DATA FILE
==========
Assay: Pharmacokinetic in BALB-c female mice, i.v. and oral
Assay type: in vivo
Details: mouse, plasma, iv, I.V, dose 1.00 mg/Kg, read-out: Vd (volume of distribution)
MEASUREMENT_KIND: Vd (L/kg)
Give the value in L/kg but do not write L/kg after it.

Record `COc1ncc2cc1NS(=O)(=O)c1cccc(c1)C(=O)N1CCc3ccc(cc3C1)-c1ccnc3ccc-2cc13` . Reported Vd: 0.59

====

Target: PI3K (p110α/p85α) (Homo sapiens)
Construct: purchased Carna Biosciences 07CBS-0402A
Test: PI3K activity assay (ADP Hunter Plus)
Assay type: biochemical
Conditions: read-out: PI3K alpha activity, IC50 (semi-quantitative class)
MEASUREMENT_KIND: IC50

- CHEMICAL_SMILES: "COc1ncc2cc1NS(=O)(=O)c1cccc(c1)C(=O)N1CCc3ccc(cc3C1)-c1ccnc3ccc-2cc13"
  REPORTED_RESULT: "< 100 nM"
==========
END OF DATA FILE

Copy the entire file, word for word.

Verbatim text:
Assay: Pharmacokinetic in BALB-c female mice, i.v. and oral
Assay type: in vivo
Details: mouse, plasma, iv, I.V, dose 1.00 mg/Kg, read-out: Vd (volume of distribution)
MEASUREMENT_KIND: Vd (L/kg)
Give the value in L/kg but do not write L/kg after it.

Record `COc1ncc2cc1NS(=O)(=O)c1cccc(c1)C(=O)N1CCc3ccc(cc3C1)-c1ccnc3ccc-2cc13` . Reported Vd: 0.59

====

Target: PI3K (p110α/p85α) (Homo sapiens)
Construct: purchased Carna Biosciences 07CBS-0402A
Test: PI3K activity assay (ADP Hunter Plus)
Assay type: biochemical
Conditions: read-out: PI3K alpha activity, IC50 (semi-quantitative class)
MEASUREMENT_KIND: IC50

- CHEMICAL_SMILES: "COc1ncc2cc1NS(=O)(=O)c1cccc(c1)C(=O)N1CCc3ccc(cc3C1)-c1ccnc3ccc-2cc13"
  REPORTED_RESULT: "< 100 nM"